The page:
Tainted wipes discovered three months ago just now recalled

Sep 21 2011 - 11:12pm

MILWAUKEE -- A potentially deadly bacterium was detected on alcohol prep pads produced by a New York medical manufacturer three months ago, but the product was not recalled until this week because federal regulators did not require it, the company said Wednesday.

A day after the recall was launched Tuesday, word of it was slowly dribbling out to hospitals and clinics responsible for pulling the potentially contaminated products. Children's Hospital of Wisconsin, for instance, was not aware of it until told by a Journal Sentinel reporter.

Professional Disposables International of Orangeburg, N.Y., said it detected Bacillus cereus, a bacterium that was responsible for killing a 2-year-old Houston boy last year, on its nonsterile alcohol prep pads in June.

The same bacterium was found on wipes produced by Wisconsin-based Triad Group, leading to a nationwide recall and at least six federal lawsuits -- including by the family of the Houston boy -- alleging the product caused illness or death.

A Journal Sentinel investigation this year found that the U.S. Food and Drug Administration -- the agency in charge of protecting public health -- had known about critical issues at Triad for at least a decade but failed to take any enforcement action.

A review by the newspaper of FDA inspection records at Professional Disposables similarly found ongoing problems but no enforcement action.

An official at Professional Disposables said Wednesday the FDA has tolerated a low level of Bacillus cereus -- and other organisms -- on nonsterile topical products and the company's pads tested in June were within that range.

However, the agency recently changed its policy to zero-tolerance for the bacteria on such products, said Melanie Leibowitz, PDI's vice president for regulatory affairs.

The recalled Triad alcohol wipes were labeled sterile, and thus subject to a different standard.

A FDA spokeswoman declined to comment on the agency's position on Bacillus cereus, only saying the agency was aware of PDI's voluntary recall.

Bacillus cereus is a spore-forming bacterium undaunted by heat or high concentrations of alcohol. It lingers dormant in the soil but springs to life when it finds nourishment. If ingested, it typically causes vomiting or diarrhea before the body's natural defenses knock it out. In the blood stream, it can be fatal.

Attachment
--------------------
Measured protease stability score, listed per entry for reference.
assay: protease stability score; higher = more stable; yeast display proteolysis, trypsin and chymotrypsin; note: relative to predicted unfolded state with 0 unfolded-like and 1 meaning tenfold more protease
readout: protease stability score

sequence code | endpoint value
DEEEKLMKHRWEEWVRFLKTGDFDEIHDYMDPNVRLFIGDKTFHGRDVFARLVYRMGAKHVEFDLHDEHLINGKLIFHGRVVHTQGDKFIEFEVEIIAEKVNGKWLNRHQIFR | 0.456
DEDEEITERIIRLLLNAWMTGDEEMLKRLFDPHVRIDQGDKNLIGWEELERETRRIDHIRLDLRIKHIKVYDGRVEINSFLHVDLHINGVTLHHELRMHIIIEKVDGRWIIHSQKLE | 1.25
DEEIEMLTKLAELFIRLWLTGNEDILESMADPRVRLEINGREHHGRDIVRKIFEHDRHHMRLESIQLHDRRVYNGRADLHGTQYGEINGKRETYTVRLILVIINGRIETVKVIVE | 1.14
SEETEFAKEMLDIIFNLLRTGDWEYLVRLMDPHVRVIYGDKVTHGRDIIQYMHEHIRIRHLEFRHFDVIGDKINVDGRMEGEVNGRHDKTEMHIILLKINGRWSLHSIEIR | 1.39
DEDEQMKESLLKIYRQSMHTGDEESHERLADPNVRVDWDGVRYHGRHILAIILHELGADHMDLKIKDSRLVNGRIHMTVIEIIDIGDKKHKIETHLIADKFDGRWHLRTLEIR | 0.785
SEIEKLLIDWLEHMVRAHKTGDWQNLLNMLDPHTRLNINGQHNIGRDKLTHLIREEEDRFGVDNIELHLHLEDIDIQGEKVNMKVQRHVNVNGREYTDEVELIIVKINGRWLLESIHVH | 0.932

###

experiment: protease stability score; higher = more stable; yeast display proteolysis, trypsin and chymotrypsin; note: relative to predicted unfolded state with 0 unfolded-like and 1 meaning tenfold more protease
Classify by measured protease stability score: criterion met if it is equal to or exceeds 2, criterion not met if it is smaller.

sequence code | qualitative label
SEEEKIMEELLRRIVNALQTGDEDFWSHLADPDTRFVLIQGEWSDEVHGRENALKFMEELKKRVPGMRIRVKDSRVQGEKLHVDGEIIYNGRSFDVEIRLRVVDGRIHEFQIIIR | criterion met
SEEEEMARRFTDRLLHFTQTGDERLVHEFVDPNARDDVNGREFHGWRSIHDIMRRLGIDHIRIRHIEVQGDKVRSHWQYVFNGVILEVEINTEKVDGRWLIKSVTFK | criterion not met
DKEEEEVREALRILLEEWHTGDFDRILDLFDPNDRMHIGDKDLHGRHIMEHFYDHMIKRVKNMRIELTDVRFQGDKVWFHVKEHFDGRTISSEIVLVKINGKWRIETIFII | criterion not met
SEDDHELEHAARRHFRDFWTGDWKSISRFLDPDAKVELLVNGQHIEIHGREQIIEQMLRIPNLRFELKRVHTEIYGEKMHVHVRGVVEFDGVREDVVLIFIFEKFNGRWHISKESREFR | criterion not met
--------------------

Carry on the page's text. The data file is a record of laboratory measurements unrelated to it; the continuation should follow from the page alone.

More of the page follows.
Professional Disposables, which picked up business and been supplying Wisconsin hospitals after Triad was raided by U.S. marshals and closed in April, halted shipments of the contaminated pads and now is recalling products shipped earlier, Leibowitz said.

"We have taken this precaution and recalled the product," she said. "We have been working with FDA for some time, knowing the agency has a concern about this."

Leibowitz said PDI is investigating if the contamination was connected to one its suppliers, Tudor Converted Products Inc. of Summerville, S.C.

MSNBC.com reported Tuesday that Triad also used Tudor as a supplier. An employee at Tudor said late Wednesday no one was available to comment.

Professional Disposables has been cited for problems in its New York plant, going back six years, according to the FDA inspection reports obtained by the Journal Sentinel through an open records request.

Over the eight inspections, regulators repeatedly found problems such as PDI not following its testing procedures, failing to properly track its products and not having adequate control of its production. Inspectors were back in the plant in June. That report was not available Wednesday.

Leibowitz said the issues noted by FDA during inspections were not "significant" but she added the company quickly fixed them.

Professional Disposables, which also does business as Nice-Pak, has had at least two voluntary recalls since the beginning of 2010 and also withdrew a product from the market, the Journal Sentinel reported earlier.

In February, PDI recalled more than 19,000 cases of antiseptic wipes and towelettes that had an insufficient amount of the active ingredient, benzalkonium chloride, according to an FDA enforcement report.

In August 2010, the company withdrew 30 lots of Sani-Cloth Bleach Wipes because a quality concern, according to the company. In early 2010, Professional Disposables recalled 403,266 packs of Up & Up baby wipes that had an uncharacteristic off odor, the FDA noted.

Leibowitz said PDI and FDA agreed on the current recall earlier this month and it was launched on Tuesday.

However, Tracy Cleveland, director of materials services at Children's Hospital of Wisconsin and its nearly 100 facilities, said he knew nothing of the recall until contacted Wednesday by a Journal Sentinel reporter.

Cleveland immediately called PDI and was directed to a website that initially could not be found through typical search engines and was not connected to the company's main website. However, late Wednesday a prominent notice of the recall appeared on the company's website.

Cleveland said Children's Hospital did not have any of the nonsterile pads but he was reaching out to his counterparts at hospitals to make sure they knew about the recall, even though official notification was expected Thursday.

He said a day of such recalls can be life-saving.

"It really is important," Cleveland said. "If there is a child already immune-compromised, you don't want to introduce another bacteria."

Cleveland said typically companies move much faster on recalls. He was surprised nothing had been done months after the tests confirming bacteria. Cleveland already was concerned about depending on PDI as the sole source of sterile wipes. He has been looking for another source and said this recall confirms the need for one.

"It is on my radar," Cleveland said. "It is a pretty loud ping today."

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